Mark Frost: This account recently appeared in Woolverstone Notes and Queries FB site hosted by ex teacher Simon Pearce. Nazis in the Nissen huts!!!! Shagging in the grounds!!!! That place has seen a lot.

John Harper writes: "I contacted my Brother, Reg, who now lives in Australia and told him that I had recently visited Woolverstone, and he has sent me some memories."

Reg. Harper: "I was born in Bettwys y Coed in 1935 on a smallholding up a mountain track, when war broke out in 1939 we were living in what must have been the safest place in the whole of Europe For some reason Dad decided to take up the offer of a job in East Anglia, this being one of the places most likely to be invaded. As the Yanks might say: ”Go figure!”. To a 5-year-old who spoke mainly Welsh it was a great adventure.

Woolverstone was paradise for a boy to grow up in. We had the excitement of the air raids: every night the Germans passed overhead to bomb London and on the way back they dumped any leftover bombs on us. We went out next day to collect shrapnel and used cannon shells.

Suffolk was rabbit central and it was our duty to go out and catch as many as possible to help the local food ration. Our group of lads all kept ferrets and each one knew its keeper.If you touched someone else’s it would sink its fangs in you. At harvest time we would follow the binder around and hit the bunnies as they ran out of the corn and we usually got half a dozen or so each.

The people of Woolverstone were like one big family. When we arrived from Wales they made us very welcome. Every family grew vegetables and raised chooks. Dad had some pigs, chooks and turkeys. Everyone shared what they had. I still remember many of the names of those in the village: the Crookes, Crows, Bill Garnham the blacksmith, Grumpy old Admiral Lines, the Page family at the post office, Mr & Mrs. Rush whose son Ted was in the Parachute Regiment (my hero), the Scotts whose Dad came back from Changi like a walking skeleton. The Demants, Mrs Rice the very beloved school teacher, the Stoggles, Cromwells, Mr & Mrs Hunt who came from Ireland, Canon Todd the vicar, Mr Mann the policeman, the Stennets who were one of the farmers, the Howards, the Double family, the Mayhews, the Says and the Roberts.

As I mentioned before, we were welcomed by the locals and I was introduced to fellow 5-year-old Conway Jennings who lived with his aunt and uncle Mr & Mrs Jennings the blacksmith. Some other mates I remember were Stanley Crookes, Jim Page, Jack and Geoff Hunt, Cedric Stoggles, Oliver Cromwell, Graham Shave, Joe Weyman, Gordon Roberts and many others.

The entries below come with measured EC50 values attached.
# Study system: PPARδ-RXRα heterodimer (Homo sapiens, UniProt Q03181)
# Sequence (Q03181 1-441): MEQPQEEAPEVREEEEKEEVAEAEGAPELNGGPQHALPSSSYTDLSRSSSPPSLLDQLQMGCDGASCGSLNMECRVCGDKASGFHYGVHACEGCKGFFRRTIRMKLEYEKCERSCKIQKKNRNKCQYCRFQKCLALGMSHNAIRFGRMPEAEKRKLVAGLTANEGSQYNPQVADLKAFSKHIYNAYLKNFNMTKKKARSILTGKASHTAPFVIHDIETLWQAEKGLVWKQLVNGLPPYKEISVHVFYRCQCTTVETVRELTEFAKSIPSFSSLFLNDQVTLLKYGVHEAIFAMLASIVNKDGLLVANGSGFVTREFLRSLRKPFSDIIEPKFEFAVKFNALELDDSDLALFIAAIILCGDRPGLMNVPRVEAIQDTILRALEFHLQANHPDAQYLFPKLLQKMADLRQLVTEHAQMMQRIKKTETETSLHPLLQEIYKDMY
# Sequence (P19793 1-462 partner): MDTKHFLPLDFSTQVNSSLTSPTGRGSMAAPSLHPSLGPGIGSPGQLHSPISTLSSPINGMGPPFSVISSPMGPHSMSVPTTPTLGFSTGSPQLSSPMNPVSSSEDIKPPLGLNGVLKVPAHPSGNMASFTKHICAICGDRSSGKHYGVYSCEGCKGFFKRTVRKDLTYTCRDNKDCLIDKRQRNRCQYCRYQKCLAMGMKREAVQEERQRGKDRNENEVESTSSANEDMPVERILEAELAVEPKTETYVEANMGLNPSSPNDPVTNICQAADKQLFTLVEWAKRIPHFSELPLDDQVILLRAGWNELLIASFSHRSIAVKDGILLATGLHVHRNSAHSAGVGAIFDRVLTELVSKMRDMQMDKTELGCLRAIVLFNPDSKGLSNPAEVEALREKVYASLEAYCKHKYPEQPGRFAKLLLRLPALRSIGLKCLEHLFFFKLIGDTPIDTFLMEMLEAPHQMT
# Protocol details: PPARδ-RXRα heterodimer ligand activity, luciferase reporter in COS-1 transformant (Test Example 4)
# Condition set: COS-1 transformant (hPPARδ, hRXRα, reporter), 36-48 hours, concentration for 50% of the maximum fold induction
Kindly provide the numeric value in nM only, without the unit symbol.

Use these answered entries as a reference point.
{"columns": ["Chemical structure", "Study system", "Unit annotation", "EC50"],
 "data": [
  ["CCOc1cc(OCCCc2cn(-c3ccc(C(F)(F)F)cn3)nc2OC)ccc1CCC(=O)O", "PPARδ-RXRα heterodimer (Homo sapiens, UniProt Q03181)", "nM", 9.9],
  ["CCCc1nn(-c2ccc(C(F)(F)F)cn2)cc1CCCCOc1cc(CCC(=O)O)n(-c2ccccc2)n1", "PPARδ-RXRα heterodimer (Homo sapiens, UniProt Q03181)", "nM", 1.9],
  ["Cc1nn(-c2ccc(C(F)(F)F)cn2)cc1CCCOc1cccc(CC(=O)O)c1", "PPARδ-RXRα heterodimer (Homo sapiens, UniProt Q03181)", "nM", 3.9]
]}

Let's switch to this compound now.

All us boys had to help with the war effort. Each morning before school I had to help in the Dairy. This was down a lane to the left of the gates. A couple of the other lads and I were given the job of wiping the cows' teats before they were attached to the pumps. This was followed by shovelling up some very rich manure afterwards. We boys ran free in nature's wonderland, catching rabbits, fishing in the Orwell and generally making ourselves useful around the Estate yard.

We were fishing one time at Shotley near the jetties where the troop ships were coming in from France: most of them landed at Harwich just across the river. As we were watching, a group of Women's Voluntary Service (WVS) ladies arrived by bus. They were there to welcome home our gallant heroes. As these soldiers came down the gangplank the ladies showered them with flowers and cakes and biscuits made from their precious sugar ration. We boys were amazed; the soldiers were German prisoners of war! The ladies were obviously unaware of it. The remnants of Hitler's Heroes must have been stunned as they fully believed that on arrival in England they would be shot. It was no wonder that after the war so many took up the offer to stay in Britain.

There were some Nissan huts to the right of Woolverstone Hall where a small consignment of POWs were billeted. These men were very young, some as young as 16. These were staunch Nazis. One day we were collecting some chestnuts and mushrooms and wandered over to look them over. They were behind a high wire fence and guarded by a couple of uninterested Royal Marines. The POWs asked us for some of the nuts and in return gave us a ship in a bottle. I don’t remember how we managed to understand each other but we learned some choice German swear word which I remember to this day. They also got us singing Nazi songs to which we used some very rude words.

During the war, Dad was tasked to close the gates by the Lodge each evening and open them next day. Woolverstone Hall was occupied by the Royal Navy and most of the staff members were WRNS. Dad had a rather lucrative sideline letting groups of US Air Force through the gates during night hours. I think the price of admission was a bottle of Scotch or a load of Lucky Strike fags. In the morning there were lots of condoms in the park, when we asked what they were we were told that they were balloons full of poison courtesy of old Adolf. Needless to say we gave them a wide berth. Dad traded the scotch and fags with the villagers for many useful things.